We include an official documentation for each integration we build.
It is essential to anticipate how the end-users will approach our documentation as different people have different learning curves. Keeping this in mind, we build thorough sections that explain the scope of integration, instructions on how to set it up, include schema along with their ERDs, and laying out any limitations that it might suffer.
We also use screenshots and images throughout the documentation so that the end-user can relate to it, and have a positive experience.
Once the integration development is complete, documentation is updated, a new developer reviews the codebase, and QA teams perform various tests including a regression test, which proves the integrity of the new connector with the rest of the product.
Post this, the integration undergoes demos within the organization to get feedback from external perspectives. People from different teams such as Sales, Marketing, Administration provide feedback which is further taken into account.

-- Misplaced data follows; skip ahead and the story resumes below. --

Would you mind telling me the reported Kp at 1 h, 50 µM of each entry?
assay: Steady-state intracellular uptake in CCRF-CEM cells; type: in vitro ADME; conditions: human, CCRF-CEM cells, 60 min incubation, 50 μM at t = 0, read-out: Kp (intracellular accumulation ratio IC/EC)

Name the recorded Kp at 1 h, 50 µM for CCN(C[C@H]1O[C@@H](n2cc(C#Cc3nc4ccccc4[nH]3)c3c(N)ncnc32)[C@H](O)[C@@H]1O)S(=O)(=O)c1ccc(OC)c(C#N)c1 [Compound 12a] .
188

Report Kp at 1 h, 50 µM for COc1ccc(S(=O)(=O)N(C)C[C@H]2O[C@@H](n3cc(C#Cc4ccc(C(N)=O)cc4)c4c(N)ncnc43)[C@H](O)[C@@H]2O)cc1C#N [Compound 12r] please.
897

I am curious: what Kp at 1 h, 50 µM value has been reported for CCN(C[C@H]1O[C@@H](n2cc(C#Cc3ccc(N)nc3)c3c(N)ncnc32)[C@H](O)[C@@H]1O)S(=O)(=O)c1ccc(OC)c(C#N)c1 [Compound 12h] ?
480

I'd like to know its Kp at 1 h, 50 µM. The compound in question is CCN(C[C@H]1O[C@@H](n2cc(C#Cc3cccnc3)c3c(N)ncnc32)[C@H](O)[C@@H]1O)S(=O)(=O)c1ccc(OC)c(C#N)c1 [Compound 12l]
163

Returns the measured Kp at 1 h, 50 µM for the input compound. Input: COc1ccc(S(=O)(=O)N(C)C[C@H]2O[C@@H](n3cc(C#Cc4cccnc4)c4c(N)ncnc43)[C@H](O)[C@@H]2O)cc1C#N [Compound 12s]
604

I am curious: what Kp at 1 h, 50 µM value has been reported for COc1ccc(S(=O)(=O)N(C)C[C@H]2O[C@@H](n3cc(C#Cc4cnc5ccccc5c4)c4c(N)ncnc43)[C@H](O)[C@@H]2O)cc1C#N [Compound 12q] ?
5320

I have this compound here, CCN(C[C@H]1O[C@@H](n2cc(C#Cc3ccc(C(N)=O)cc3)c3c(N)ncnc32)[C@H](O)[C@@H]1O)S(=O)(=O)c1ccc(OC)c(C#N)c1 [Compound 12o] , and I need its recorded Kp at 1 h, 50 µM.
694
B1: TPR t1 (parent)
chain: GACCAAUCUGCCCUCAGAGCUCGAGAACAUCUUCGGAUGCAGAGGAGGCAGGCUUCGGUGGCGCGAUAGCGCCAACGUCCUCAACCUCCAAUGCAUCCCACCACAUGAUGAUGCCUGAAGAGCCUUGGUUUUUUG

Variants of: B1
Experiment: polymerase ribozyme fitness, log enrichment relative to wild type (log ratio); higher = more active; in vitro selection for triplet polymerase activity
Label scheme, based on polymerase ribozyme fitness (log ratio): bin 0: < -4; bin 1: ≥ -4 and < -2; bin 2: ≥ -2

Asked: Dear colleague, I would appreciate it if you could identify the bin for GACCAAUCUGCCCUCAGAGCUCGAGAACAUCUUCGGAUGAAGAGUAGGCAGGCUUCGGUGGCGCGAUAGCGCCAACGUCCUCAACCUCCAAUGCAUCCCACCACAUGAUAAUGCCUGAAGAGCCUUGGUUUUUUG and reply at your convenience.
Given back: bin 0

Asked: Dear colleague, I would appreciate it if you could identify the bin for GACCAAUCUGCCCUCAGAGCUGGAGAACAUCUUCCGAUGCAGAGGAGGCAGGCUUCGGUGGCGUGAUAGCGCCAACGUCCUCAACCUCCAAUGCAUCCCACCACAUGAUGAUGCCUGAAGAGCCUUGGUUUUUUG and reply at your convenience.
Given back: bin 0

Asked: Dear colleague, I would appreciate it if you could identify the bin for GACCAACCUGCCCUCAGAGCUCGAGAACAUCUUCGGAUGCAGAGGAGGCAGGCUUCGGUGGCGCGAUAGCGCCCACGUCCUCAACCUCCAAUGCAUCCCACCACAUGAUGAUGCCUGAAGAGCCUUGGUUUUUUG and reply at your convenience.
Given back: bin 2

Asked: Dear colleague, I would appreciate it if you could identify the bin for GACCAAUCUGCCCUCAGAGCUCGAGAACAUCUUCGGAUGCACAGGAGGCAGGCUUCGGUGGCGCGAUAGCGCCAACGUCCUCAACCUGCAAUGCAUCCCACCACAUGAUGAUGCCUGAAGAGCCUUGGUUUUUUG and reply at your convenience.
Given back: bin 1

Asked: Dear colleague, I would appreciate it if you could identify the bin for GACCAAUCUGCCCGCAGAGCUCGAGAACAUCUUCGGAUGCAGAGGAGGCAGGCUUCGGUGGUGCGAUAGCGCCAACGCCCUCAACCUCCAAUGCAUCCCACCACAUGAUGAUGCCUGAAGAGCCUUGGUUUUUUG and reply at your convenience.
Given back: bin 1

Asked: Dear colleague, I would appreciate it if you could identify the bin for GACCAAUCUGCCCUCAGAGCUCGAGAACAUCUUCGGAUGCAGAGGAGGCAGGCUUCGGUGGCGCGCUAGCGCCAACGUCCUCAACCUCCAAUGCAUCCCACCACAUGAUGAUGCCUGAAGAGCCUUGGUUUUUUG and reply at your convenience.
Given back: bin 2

Once all stakeholders have approved of the robustness of the connector and confirms the accuracy of the data, the integration is said to be ready for deployment.
We usually deploy integrations staggered across regions with gaps of one week to understand how it’s functioning and confirm the stability of the release.
Even after releasing the integration, we keep fine-tuning how it functions to meet custom requirements from our users. We often include these minor-changes either in the product or within the assisting technical documentation to keep the entire product experience up-to-date.